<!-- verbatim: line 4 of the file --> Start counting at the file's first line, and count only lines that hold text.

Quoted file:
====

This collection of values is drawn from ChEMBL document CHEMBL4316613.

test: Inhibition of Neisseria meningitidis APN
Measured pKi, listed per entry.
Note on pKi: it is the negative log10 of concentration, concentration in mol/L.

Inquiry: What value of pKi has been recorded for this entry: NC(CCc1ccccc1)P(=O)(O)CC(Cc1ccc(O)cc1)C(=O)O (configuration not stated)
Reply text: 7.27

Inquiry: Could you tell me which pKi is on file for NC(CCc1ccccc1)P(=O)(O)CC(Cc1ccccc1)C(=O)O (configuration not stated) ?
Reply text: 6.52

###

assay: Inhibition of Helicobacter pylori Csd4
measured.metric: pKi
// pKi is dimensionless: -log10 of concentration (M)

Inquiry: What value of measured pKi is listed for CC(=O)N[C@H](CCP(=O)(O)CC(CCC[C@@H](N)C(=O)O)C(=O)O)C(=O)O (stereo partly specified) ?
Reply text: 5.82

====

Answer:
Note on pKi: it is the negative log10 of concentration, concentration in mol/L.